By Guestblogger Jordan Pinkster
You’ve heard the stories, classic tales of anglers going toe to fin with legendary fish. Many have a common theme;
“She was at least thirty inches long. I reached for my net, and she spat the hook and got away!”
“It was the biggest fish I’ve ever seen. I fought it for ten minutes and it broke me of!”
Every experienced angler has a “fish that got away” story, let me tell you mine.
My nemesis was a large westslope cutthroat trout on the upper Oldman River. This cutty resides in the same pool behind the same rock every summer. I had my first encounter two years ago on a balmy August afternoon…
I approached the pool carefully, deftly dropping a fly at the top of a deep run. My heart began to pound in my chest as I saw a large shadow shift beneath the water. The shadow slowly transformed into an immense trout that swam slowly up, eventually sipping my fly off the surface. Excitement turned into adrenaline, and I ripped the fly right out of its mouth.
After taking a few minutes to collect myself, I was ready for my second attempt. After a few false casts and I placed my fly into the exact same spot. The hungry fish again rushed off the bottom towards my fly with bad intentions; seek and destroy. This time I gave myself a second or two and set the hook, fish on!
The rest happened very quickly. The end of my line shook hard as the cutty realized it had been tricked. Seconds later it slowly rose out of the water, made direct eye contact with me, and promptly spat the fly out. I was devastated.
I sat and waited. Would I be lucky a third time? Time passed, my hopes diminished for another opportunity. My nemesis would not be fooled again. My shot at this legendary fish would have to wait for another day.
I’ve caught hundreds of fish on the upper Oldman River, yet my most vivid memory is of a trout that I didn’t even catch.
I often worry that these types of memories will become fewer and farther between. The eastern slopes are transforming, and not all of it is for the better. Our native trout species are facing considerable threats, and the future of our fisheries are at a very important crossroads.
Many Albertans are curious about what is really happening in some of Alberta’s most critical habitat. Most cutthroat streams in Alberta are exclusively catch and release, so why are emergency measures needed to preserve the species?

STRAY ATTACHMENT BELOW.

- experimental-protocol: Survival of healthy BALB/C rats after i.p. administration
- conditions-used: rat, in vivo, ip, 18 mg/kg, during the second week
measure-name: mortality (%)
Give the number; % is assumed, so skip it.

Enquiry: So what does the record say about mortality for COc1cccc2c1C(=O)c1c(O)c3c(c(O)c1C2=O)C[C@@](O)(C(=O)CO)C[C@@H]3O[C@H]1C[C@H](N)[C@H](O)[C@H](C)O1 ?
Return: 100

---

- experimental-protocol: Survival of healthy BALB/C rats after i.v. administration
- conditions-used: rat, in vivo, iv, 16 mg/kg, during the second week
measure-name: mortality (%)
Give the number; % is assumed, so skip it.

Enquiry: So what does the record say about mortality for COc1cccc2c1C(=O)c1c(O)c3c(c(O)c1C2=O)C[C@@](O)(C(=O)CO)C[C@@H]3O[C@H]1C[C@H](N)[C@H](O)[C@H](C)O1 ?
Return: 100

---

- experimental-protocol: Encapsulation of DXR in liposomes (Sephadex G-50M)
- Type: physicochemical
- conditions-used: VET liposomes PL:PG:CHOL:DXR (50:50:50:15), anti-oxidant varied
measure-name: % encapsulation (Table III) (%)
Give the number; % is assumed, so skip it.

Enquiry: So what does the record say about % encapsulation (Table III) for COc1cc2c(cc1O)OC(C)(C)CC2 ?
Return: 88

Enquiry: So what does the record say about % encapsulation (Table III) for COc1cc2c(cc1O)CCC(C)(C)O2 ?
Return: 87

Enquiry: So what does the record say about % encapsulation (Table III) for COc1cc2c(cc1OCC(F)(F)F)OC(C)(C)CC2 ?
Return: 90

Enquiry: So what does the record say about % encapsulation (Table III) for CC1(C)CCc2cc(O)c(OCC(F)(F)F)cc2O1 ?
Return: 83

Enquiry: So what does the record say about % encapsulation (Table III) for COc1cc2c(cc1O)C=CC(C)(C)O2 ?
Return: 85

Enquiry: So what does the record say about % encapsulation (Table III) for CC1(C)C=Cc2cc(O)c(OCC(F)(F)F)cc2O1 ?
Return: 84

There are a number of factors that might explain the plight of Alberta’s native trout species:
· Destruction of habitat. Loss of critical riparian vegetation and increased sediment levels in streams has contributed to a loss of viable spawning territory. Irresponsible off-highway vehicle (OHV) use, drainage and erosion issues from roads and streams too close to streams and erosion from failed river banks have seen significant sediment deposits in critical spawning habitat. When sediment load becomes excessive in fragile spawning grounds, eggs can become suffocated due to loss of clean gravel. A reduction in suitable spawning habitat leads to a reduction in the fish population due to low recruitment and loss of juvenile fish. Adult fish populations are also impacted as sediment prevents growth of suitable plant and invertebrate life, which are critical to the health of a fishery.
· Overharvesting and poaching. As mentioned earlier, many of these streams in critical habitat are exclusively catch and release. However, due to the remote nature of these areas, poachers often go undetected. Due to limited resources and budget constraints, it is nearly impossible for Fish and Wildlife to properly enforce angling, hunting and wildlife regulations. Simply put, there are far too many anglers, far too much territory, and far too few officers to patrol select regions. Poachers often kill large, prime spawning aged adults out of a fishery which in turn significantly damages a fish population’s recovery rate and spawning success.
· Competition with invasive species. The introduction of invasive species, like brook trout and rainbow trout, has dramatically impacted our native trout species. Brook trout out-compete native species for limited food supplies. Brook trout also spawn at a younger age and smaller size than native trout species, so they are less susceptible to overharvest and can quickly overwhelm native trout populations. They can also hybridize with bull trout, which reduces the genetic purity of native bull trout that have evolved over thousands of years. Much of the same holds true for rainbow trout in the Oldman River watershed, as they have an unfortunate habit of hybridizing with cutthroat trout populations. The resulting offspring are hybridized “cutbows” that, again, significantly dilute the pure strain cutthroat trout population.
Identifying problems is generally straightforward, but finding solutions is considerably more difficult. November 20, 2015 was a critical turning point for Alberta’s native westslope cutthroat trout populations. The Government of Canada announced that the species would be granted additional protection and efforts would be taken to prohibit destruction of critical habitat.
Despite the promise of action from the federal government, protecting critical habitat is a very complex issue at the local level. There are numerous stakeholders at play here encompassing both industry and recreational users.